Psychological and marital adjustment in couples following
a traumatic brain injury (TBI): A critical review
MARIE CLAUDE BLAIS1& JEAN-MARIE BOISVERT2
1Department of Psychology, Universite ´ du Que ´bec a ` Trois-Rivie `res, Que ´bec, Canada and2School of Psychology,
Laval University, Que ´bec, Canada
(Received 4 November 2004; accepted 20 June 2005)
The first part of this paper examines current data describing the psychological and marital adjustment of couples following a
traumatic brain injury (TBI). Although these findings reveal some discrepancies, they highlight that adjustment following
a TBI represents a genuine challenge for those involved in the process. The second part moves toward the examination
of factors associated with psychological and marital adjustment in both couple partners. Here again, there exists a large
diversity in empirical data and theoretical models informing this emerging area of interest. Nevertheless, cognitive variables
such as coping skills are commonly seen as critical variables to explain the adjustment level in people with TBI and their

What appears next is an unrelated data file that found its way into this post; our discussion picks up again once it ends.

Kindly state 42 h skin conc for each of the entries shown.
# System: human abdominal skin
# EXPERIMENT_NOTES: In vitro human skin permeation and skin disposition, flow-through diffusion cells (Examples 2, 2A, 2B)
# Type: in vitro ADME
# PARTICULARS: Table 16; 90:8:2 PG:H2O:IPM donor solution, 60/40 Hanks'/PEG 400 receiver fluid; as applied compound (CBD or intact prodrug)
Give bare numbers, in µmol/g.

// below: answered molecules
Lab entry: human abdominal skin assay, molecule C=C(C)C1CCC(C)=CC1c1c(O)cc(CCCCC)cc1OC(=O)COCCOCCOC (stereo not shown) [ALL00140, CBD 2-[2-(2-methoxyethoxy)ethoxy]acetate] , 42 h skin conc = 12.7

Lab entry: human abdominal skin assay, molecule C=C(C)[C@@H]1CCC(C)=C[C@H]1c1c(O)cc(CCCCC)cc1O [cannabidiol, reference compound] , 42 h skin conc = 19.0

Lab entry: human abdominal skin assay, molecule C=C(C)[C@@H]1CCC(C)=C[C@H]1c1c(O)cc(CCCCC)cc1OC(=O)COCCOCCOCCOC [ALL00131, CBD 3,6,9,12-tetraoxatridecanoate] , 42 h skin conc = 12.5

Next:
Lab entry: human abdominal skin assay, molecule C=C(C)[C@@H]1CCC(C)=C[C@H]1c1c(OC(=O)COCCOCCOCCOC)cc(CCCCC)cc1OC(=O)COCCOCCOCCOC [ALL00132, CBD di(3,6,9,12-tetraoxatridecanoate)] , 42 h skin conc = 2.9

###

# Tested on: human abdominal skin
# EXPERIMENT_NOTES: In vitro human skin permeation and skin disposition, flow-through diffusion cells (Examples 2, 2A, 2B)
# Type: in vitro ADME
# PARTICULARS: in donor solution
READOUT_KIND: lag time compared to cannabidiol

spouse/caregivers. Concurrently with the discussion of the methodological issues and pitfalls encountered in this area of
research, the conclusion provides suggestions of further steps to undertake in this endeavour toward a better understanding
of the adjustment process following TBI.
Keywords: Adjustment, head-injured individuals, psychological, marital relationship, couples, care givers, adaptation process, coping
It is generally acknowledged that the consequences
of a TBI affect not only the injured individual, but
his or her relatives as well [1, 2]. In fact, the cognitive
[3–5], physical  and psychosocial changes [7–10]
following TBI are likely to have a significant and
often negative impact on family members .
Furthermore, maintaining a satisfying couple rela-
tionship, in spite of the significant role changes
that occur within the couple following the injury
may represent quite a challenge for both partners.
Accordingly, marital adjustment may be particularly
vulnerable to the effects of stress brought about by
these negative consequences .
The first part of this article reviews empirical data
describing the psychological symptoms experienced
by head-injured individuals and their partners, as
well as some methodological factors that may
account for discrepancies observed among these
data. It concludes with a brief review of current
knowledge on the marital relationship following
TBI. The aim of the second part of this article is to